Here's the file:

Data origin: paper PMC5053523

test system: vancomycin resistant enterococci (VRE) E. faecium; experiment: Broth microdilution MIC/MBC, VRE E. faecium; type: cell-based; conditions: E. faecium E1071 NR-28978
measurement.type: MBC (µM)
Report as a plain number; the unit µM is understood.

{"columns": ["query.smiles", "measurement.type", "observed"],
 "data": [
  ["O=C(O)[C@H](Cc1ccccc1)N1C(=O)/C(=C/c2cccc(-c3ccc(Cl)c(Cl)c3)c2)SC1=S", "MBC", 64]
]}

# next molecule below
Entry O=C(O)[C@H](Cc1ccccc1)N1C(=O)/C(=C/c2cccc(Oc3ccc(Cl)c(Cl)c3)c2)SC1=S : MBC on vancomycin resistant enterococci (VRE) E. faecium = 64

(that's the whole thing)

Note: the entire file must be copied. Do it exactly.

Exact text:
Data origin: paper PMC5053523

test system: vancomycin resistant enterococci (VRE) E. faecium; experiment: Broth microdilution MIC/MBC, VRE E. faecium; type: cell-based; conditions: E. faecium E1071 NR-28978
measurement.type: MBC (µM)
Report as a plain number; the unit µM is understood.

{"columns": ["query.smiles", "measurement.type", "observed"],
 "data": [
  ["O=C(O)[C@H](Cc1ccccc1)N1C(=O)/C(=C/c2cccc(-c3ccc(Cl)c(Cl)c3)c2)SC1=S", "MBC", 64]
]}

# next molecule below
Entry O=C(O)[C@H](Cc1ccccc1)N1C(=O)/C(=C/c2cccc(Oc3ccc(Cl)c(Cl)c3)c2)SC1=S : MBC on vancomycin resistant enterococci (VRE) E. faecium = 64